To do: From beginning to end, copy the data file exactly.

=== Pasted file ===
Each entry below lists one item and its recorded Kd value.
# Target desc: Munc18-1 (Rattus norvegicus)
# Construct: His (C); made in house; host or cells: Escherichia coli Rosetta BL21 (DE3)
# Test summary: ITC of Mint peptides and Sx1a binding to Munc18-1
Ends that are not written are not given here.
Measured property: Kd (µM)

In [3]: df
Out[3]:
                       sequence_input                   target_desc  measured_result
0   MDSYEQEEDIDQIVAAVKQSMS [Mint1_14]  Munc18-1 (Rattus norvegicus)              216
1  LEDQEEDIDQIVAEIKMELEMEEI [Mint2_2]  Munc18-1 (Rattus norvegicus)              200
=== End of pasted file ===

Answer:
Each entry below lists one item and its recorded Kd value.
# Target desc: Munc18-1 (Rattus norvegicus)
# Construct: His (C); made in house; host or cells: Escherichia coli Rosetta BL21 (DE3)
# Test summary: ITC of Mint peptides and Sx1a binding to Munc18-1
Ends that are not written are not given here.
Measured property: Kd (µM)

In [3]: df
Out[3]:
                       sequence_input                   target_desc  measured_result
0   MDSYEQEEDIDQIVAAVKQSMS [Mint1_14]  Munc18-1 (Rattus norvegicus)              216
1  LEDQEEDIDQIVAEIKMELEMEEI [Mint2_2]  Munc18-1 (Rattus norvegicus)              200